When I mentioned Berners-Lee's discussion of STRUCTURING information and meaning, I was also thinking about how we, as scholars and thinkers, keep restructuring what we already know.

Take, for example, another of my favorite conundrums: the dual ideals of the purist starving artist, and the purist artist who is not starving. The hungry guy may well think that a commisioned piece to feed his family is a good thing, and the well-fed fella can afford to turn his nose up at less-than divinely inspired art.

In her paper on Feral Hypertext, Jill quotes Mez Breeze talking about the unmarketable aspect of her work:

"It seems evident that various web/net/code artists are more likely to be accepted into an academic reification circuit/traditional market if they produce works that reflect a traditional craft-worker positioning. This "craft" orientation (producing skilled/practically inclined output, rather than placing adequate emphasis on the conceptual or ephemeral aspects of a networked, or code/software-based medium) is embraced and replicated by artists who create finished, marketable, tangible objects; read: work that slots nicely into a capitalistic framework where products/objects are commodified and hence equated with substantiated worth."(2)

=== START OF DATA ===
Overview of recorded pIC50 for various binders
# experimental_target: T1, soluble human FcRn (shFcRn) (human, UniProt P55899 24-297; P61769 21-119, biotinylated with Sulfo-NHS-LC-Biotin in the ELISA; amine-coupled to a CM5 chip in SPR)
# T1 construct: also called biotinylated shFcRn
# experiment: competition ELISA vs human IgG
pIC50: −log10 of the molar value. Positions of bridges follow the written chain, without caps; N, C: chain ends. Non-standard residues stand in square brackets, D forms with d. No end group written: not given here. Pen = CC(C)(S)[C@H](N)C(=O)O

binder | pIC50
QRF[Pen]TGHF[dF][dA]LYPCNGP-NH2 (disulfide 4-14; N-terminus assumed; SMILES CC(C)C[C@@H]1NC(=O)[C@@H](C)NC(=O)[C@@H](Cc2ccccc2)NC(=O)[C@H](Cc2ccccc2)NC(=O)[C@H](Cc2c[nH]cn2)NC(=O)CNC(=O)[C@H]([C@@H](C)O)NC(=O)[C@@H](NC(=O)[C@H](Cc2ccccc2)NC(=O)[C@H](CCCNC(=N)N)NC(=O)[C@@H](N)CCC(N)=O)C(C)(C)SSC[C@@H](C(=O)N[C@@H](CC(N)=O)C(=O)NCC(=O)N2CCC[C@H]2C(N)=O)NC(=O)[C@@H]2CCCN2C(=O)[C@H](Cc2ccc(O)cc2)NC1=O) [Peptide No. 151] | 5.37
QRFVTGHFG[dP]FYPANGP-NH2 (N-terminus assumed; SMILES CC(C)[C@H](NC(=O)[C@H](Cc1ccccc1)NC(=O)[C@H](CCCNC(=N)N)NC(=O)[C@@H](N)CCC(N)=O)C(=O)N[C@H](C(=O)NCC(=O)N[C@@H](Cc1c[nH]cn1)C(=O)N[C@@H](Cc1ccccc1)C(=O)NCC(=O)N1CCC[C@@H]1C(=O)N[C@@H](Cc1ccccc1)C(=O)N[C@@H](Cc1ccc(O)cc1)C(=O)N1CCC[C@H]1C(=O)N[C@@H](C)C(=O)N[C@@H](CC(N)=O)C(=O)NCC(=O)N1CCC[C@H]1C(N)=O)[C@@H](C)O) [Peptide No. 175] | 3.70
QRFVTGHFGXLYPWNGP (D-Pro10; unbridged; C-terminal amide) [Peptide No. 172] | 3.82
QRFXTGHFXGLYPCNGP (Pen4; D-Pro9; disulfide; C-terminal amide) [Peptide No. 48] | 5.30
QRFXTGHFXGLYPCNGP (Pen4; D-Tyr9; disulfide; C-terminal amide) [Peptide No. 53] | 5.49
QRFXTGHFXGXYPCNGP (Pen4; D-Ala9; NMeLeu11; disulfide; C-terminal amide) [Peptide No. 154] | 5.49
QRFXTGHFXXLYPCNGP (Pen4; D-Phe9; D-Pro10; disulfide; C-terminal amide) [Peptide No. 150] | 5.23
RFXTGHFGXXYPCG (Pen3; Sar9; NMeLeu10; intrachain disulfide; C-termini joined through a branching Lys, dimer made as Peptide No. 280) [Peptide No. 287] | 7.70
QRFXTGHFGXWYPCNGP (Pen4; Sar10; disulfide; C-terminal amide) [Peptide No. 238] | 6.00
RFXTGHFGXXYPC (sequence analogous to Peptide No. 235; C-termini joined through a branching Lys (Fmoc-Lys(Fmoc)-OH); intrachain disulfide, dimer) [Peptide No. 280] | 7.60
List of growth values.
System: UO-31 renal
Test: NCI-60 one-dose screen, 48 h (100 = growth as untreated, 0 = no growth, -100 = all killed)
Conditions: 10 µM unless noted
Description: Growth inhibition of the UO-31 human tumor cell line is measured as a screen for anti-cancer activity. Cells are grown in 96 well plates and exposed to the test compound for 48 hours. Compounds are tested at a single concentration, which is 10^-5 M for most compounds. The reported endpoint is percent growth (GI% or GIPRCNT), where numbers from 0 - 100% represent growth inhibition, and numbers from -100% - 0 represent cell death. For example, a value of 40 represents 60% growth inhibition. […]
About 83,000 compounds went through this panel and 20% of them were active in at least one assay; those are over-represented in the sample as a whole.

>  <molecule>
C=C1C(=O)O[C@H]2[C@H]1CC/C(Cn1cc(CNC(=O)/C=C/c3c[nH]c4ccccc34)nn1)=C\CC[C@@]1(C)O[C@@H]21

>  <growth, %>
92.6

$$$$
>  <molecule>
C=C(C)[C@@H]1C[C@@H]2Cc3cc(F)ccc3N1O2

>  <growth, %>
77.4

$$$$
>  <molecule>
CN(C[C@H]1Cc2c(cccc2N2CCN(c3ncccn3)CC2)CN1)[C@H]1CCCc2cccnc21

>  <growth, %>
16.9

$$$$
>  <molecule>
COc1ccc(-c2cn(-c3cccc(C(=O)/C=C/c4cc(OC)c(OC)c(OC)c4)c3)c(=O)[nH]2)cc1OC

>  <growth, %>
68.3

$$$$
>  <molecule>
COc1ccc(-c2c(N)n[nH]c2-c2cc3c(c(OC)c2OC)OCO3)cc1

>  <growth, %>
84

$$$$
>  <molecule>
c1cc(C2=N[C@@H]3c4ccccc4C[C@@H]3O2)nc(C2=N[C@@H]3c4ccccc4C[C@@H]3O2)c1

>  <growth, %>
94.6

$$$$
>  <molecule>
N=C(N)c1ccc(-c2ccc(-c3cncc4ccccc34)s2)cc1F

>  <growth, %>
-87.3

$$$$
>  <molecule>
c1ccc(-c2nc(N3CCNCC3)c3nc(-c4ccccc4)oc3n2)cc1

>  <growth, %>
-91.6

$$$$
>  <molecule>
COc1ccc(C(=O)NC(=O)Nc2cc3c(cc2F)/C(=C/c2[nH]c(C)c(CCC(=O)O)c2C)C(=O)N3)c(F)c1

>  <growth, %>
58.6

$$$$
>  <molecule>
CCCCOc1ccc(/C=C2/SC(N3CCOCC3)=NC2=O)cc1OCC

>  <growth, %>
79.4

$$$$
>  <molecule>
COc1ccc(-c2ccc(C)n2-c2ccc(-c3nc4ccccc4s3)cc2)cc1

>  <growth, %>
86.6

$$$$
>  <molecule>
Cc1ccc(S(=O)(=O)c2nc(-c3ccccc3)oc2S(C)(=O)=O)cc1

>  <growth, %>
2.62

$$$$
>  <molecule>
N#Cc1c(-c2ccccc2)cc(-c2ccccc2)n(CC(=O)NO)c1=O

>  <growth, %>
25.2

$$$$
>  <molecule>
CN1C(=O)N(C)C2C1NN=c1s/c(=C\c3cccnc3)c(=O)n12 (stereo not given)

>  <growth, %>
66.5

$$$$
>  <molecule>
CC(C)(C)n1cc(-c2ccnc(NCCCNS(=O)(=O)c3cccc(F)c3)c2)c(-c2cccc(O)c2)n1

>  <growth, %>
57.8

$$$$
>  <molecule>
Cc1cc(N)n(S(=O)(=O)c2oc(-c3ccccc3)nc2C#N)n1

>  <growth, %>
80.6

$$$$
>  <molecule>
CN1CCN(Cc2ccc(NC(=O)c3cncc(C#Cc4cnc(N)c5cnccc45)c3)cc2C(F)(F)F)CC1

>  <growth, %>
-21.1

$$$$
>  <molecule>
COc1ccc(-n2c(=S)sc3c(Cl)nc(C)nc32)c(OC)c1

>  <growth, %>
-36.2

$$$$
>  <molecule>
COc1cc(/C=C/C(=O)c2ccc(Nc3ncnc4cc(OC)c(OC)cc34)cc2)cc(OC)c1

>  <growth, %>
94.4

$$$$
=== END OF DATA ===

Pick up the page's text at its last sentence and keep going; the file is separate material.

This quote offers a not so subtle derision toward a capitalistic marketplace, and makes assumptions about why "conceptual" and ephemeral" aspects get neglected on the web, if they truly do get neglected. Again, it's presented as a dual concept, but nothing is so simple as this or that.

If an artist deliberately creates elusive or intangible work, how can she begrudge a lack of community surrounding it? The web itself began as a conceptual idea, and then had to evolve into tangible system.

But, really, if Mez's work is not intended for sale to begin with, what is, in fact, the issue? "Adequate emphasis" is an ambiguous assessment. Her work is creative, but also a call back to ancient languages, and, is also, overtly experimental. She wants to criticize a capitalistic framework that excludes the intangible, but it is this same framework that enables many artists to earn some income from their work. Breeze's work does not have a large appeal, nor is it really accessible to the mainstream audience. These factors are inherent to so-called "feral hypertext" that do not "follow the standards."